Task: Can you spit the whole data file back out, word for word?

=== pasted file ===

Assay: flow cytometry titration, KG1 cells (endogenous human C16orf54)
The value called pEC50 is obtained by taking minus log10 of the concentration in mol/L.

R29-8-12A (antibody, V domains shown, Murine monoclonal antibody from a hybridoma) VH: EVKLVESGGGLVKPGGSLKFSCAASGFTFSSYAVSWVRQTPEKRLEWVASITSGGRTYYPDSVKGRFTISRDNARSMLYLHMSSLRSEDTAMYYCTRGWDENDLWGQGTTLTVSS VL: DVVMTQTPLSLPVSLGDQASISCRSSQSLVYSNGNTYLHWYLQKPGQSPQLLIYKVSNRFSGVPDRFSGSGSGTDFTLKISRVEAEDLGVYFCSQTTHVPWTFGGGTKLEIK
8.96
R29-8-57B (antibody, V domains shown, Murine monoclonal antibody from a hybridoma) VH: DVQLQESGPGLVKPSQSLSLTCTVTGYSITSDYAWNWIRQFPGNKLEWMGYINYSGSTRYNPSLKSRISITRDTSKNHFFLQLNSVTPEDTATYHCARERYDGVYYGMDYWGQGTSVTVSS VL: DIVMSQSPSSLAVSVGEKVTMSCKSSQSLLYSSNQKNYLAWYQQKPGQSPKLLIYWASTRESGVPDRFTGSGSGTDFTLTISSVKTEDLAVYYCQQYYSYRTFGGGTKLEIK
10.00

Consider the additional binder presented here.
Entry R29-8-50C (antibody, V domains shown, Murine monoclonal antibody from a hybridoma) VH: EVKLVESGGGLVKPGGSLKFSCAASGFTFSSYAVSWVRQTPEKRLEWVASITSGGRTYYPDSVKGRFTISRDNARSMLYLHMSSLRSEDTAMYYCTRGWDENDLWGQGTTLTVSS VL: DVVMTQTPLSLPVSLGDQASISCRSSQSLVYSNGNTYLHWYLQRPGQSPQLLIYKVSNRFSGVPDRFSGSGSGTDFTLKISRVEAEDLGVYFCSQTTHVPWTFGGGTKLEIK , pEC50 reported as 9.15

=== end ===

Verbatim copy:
Assay: flow cytometry titration, KG1 cells (endogenous human C16orf54)
The value called pEC50 is obtained by taking minus log10 of the concentration in mol/L.

R29-8-12A (antibody, V domains shown, Murine monoclonal antibody from a hybridoma) VH: EVKLVESGGGLVKPGGSLKFSCAASGFTFSSYAVSWVRQTPEKRLEWVASITSGGRTYYPDSVKGRFTISRDNARSMLYLHMSSLRSEDTAMYYCTRGWDENDLWGQGTTLTVSS VL: DVVMTQTPLSLPVSLGDQASISCRSSQSLVYSNGNTYLHWYLQKPGQSPQLLIYKVSNRFSGVPDRFSGSGSGTDFTLKISRVEAEDLGVYFCSQTTHVPWTFGGGTKLEIK
8.96
R29-8-57B (antibody, V domains shown, Murine monoclonal antibody from a hybridoma) VH: DVQLQESGPGLVKPSQSLSLTCTVTGYSITSDYAWNWIRQFPGNKLEWMGYINYSGSTRYNPSLKSRISITRDTSKNHFFLQLNSVTPEDTATYHCARERYDGVYYGMDYWGQGTSVTVSS VL: DIVMSQSPSSLAVSVGEKVTMSCKSSQSLLYSSNQKNYLAWYQQKPGQSPKLLIYWASTRESGVPDRFTGSGSGTDFTLTISSVKTEDLAVYYCQQYYSYRTFGGGTKLEIK
10.00

Consider the additional binder presented here.
Entry R29-8-50C (antibody, V domains shown, Murine monoclonal antibody from a hybridoma) VH: EVKLVESGGGLVKPGGSLKFSCAASGFTFSSYAVSWVRQTPEKRLEWVASITSGGRTYYPDSVKGRFTISRDNARSMLYLHMSSLRSEDTAMYYCTRGWDENDLWGQGTTLTVSS VL: DVVMTQTPLSLPVSLGDQASISCRSSQSLVYSNGNTYLHWYLQRPGQSPQLLIYKVSNRFSGVPDRFSGSGSGTDFTLKISRVEAEDLGVYFCSQTTHVPWTFGGGTKLEIK , pEC50 reported as 9.15